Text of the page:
The world’s most prominent researcher and writer about gratitude, Robert Emmons, defines gratitude as “a felt sense of wonder, thankfulness, and appreciation for life.” Emmons’ research found that people who are thankful in this way tend to be happier, more energetic, more optimistic, and more helpful, more sympathetic, and more forgiving. They are also less materialistic, less depressed, less anxious, and less jealous.

In one study, some participants were asked to write down five things for which they were thankful and to do so once a week for ten weeks in a row. Other groups were asked to list five problems that they had encountered in the week. The findings?

Relative to the control groups, those participants from whom expressions of gratitude were solicited tended to feel more optimistic and more satisfied with their lives. Even their health received a boost; they reported fewer physical symptoms (such as headache, acne, coughing, or nausea) and more time spent exercising (The How of Happiness, 91).

Sonja Lyubomirsky’s studies on patients with chronic illnesses have shown that “on the days that individuals strive to express their gratitude, they experience more positive emotions (that is, feelings like interest, excitement, joy, and pride) and are more likely to report helping someone, to feel connected with others, and even to catch more hours of quality sleep.”

Lyubomirsky’s team went on to discover eight reasons thankfulness is so directly related to happiness (pp. 92-95).

1. Grateful thinking promotes the savoring of positive life experiences
“By relishing and taking pleasure in some of the gifts of your life, you will be able to extract the maximum possible satisfaction and enjoyment from your current circumstances.”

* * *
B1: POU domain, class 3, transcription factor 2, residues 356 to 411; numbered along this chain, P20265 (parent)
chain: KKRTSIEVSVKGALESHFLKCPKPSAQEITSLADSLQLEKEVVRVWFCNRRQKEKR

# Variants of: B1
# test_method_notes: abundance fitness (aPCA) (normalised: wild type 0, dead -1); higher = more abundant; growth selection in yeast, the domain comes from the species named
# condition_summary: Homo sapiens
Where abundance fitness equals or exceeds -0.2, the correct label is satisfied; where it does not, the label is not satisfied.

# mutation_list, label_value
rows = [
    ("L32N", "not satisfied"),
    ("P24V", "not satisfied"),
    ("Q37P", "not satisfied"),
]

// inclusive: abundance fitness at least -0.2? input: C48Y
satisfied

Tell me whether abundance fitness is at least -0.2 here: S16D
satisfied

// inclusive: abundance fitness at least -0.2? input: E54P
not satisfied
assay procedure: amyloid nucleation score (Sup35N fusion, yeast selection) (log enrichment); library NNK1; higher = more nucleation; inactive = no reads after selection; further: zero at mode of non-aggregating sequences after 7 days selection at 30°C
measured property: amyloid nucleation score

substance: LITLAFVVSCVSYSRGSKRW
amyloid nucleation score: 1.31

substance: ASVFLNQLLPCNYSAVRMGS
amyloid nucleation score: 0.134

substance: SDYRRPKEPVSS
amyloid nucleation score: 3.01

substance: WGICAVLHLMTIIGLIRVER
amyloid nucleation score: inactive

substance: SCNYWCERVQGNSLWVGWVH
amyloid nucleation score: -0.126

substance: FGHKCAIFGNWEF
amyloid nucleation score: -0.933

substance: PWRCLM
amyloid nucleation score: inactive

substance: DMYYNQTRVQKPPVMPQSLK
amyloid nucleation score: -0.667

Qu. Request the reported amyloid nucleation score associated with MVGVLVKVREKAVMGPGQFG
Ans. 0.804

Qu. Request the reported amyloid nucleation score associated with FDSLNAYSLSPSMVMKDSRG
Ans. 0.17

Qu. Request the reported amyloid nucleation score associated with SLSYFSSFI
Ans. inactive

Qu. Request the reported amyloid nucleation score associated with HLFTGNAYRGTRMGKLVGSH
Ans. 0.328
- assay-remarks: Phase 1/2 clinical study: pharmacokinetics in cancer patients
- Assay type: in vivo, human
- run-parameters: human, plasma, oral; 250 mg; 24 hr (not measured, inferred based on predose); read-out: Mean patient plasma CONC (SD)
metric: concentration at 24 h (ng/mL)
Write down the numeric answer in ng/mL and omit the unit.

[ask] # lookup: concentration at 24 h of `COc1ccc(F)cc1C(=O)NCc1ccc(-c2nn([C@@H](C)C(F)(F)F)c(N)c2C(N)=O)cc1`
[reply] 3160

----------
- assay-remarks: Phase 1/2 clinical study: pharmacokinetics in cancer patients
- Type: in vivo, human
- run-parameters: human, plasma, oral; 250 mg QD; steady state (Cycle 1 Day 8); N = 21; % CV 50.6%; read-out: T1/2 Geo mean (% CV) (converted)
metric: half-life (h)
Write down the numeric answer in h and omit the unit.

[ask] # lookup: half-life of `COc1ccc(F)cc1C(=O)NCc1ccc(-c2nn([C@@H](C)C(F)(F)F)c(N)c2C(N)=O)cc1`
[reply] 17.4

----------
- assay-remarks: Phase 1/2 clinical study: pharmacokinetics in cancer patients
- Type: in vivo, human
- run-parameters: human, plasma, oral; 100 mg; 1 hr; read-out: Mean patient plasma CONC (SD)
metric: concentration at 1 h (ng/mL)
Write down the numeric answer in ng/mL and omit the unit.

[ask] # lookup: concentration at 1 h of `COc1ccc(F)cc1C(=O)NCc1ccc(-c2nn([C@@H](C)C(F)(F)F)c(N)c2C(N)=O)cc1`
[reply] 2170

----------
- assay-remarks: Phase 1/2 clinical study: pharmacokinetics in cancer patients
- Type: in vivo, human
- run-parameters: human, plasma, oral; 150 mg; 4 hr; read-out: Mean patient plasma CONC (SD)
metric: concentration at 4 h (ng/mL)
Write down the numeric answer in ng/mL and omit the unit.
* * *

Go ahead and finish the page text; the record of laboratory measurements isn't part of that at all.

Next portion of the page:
2. Expressing gratitude increases confidence
“When you realize how much people have done for you or how much you have accomplished, you feel more confident and efficacious.”

3. Gratitude helps people cope with stress and trauma.
The ­ability to appreciate your life circumstances enable a person to positively reinterpret stressful or negative life experiences. Indeed, traumatic memories are less likely to surface–and are less intense when they do-in those who are regularly grateful.

4. The expression of gratitude encourages moral behavior.
“Grateful people are more likely to help others (e.g., you become aware of kind and caring acts and feel compelled to reciprocate) and less likely to be materialistic (e.g., you appreciate what you have and become less fixated on acquiring more stuff).”

5. Gratitude can help build social bonds
It strengthens existing relationships and nurtures new ones. “Several studies have shown that people who feel gratitude toward particular individuals (even when they never directly express it) experience closer and “higher-quality” relationships with them…In addition, a grateful person is a more positive person, and positive people are better liked by others and more likely to win friends.”

6. Gratitude tends to inhibit invidious comparisons with others
“If you are genuinely thankful and appreciative for what you have (e.g., family, health, home), you are less likely to pay close attention to or envy what the Joneses have.”

7. Gratitude is incompatible with negative emotions
“It may actually diminish or deter such feelings as anger, bitterness, and greed…It’s hard to feel guilty or resentful or infuriated when you’re feeling grateful.”

8. Gratitude helps us thwart hedonic adaptation
Although our capacity to adjust rapidly to any new circumstance or event helps us when the event is unpleasant, it’s a disadvantage when the event provides a positive boost. The practice of gratitude can counteract this adaptation and maintain fresh wonder and joy.

Or as someone else put it: “It is good to give thanks to the Lord, And to sing praises to Your name, O Most High” (Ps. 92:1).